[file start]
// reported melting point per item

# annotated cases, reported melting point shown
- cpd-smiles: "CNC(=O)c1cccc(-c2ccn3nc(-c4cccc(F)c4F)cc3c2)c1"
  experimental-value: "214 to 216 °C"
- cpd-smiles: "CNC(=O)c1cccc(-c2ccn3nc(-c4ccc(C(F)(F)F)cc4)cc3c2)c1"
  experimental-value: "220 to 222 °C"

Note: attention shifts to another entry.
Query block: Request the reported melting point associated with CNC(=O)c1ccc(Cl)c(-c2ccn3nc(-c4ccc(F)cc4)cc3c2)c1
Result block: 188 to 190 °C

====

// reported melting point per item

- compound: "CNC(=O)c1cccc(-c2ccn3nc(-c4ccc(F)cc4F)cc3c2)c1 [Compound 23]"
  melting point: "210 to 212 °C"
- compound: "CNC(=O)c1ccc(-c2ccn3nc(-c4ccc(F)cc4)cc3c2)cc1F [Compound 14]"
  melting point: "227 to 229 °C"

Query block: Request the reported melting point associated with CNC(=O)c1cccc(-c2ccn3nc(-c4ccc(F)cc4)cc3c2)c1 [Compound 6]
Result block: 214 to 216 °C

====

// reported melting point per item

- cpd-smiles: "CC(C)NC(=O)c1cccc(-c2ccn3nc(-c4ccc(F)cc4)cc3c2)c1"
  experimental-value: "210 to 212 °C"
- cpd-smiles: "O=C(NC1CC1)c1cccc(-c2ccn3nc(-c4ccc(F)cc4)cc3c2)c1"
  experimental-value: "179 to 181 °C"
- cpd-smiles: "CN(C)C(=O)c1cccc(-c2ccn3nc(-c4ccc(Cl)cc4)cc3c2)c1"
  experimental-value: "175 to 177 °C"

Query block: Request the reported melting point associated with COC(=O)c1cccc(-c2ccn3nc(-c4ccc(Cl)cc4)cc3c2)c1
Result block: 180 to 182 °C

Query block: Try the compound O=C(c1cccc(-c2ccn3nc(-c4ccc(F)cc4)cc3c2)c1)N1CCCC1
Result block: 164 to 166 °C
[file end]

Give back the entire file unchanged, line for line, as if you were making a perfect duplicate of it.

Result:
// reported melting point per item

# annotated cases, reported melting point shown
- cpd-smiles: "CNC(=O)c1cccc(-c2ccn3nc(-c4cccc(F)c4F)cc3c2)c1"
  experimental-value: "214 to 216 °C"
- cpd-smiles: "CNC(=O)c1cccc(-c2ccn3nc(-c4ccc(C(F)(F)F)cc4)cc3c2)c1"
  experimental-value: "220 to 222 °C"

Note: attention shifts to another entry.
Query block: Request the reported melting point associated with CNC(=O)c1ccc(Cl)c(-c2ccn3nc(-c4ccc(F)cc4)cc3c2)c1
Result block: 188 to 190 °C

====

// reported melting point per item

- compound: "CNC(=O)c1cccc(-c2ccn3nc(-c4ccc(F)cc4F)cc3c2)c1 [Compound 23]"
  melting point: "210 to 212 °C"
- compound: "CNC(=O)c1ccc(-c2ccn3nc(-c4ccc(F)cc4)cc3c2)cc1F [Compound 14]"
  melting point: "227 to 229 °C"

Query block: Request the reported melting point associated with CNC(=O)c1cccc(-c2ccn3nc(-c4ccc(F)cc4)cc3c2)c1 [Compound 6]
Result block: 214 to 216 °C

====

// reported melting point per item

- cpd-smiles: "CC(C)NC(=O)c1cccc(-c2ccn3nc(-c4ccc(F)cc4)cc3c2)c1"
  experimental-value: "210 to 212 °C"
- cpd-smiles: "O=C(NC1CC1)c1cccc(-c2ccn3nc(-c4ccc(F)cc4)cc3c2)c1"
  experimental-value: "179 to 181 °C"
- cpd-smiles: "CN(C)C(=O)c1cccc(-c2ccn3nc(-c4ccc(Cl)cc4)cc3c2)c1"
  experimental-value: "175 to 177 °C"

Query block: Request the reported melting point associated with COC(=O)c1cccc(-c2ccn3nc(-c4ccc(Cl)cc4)cc3c2)c1
Result block: 180 to 182 °C

Query block: Try the compound O=C(c1cccc(-c2ccn3nc(-c4ccc(F)cc4)cc3c2)c1)N1CCCC1
Result block: 164 to 166 °C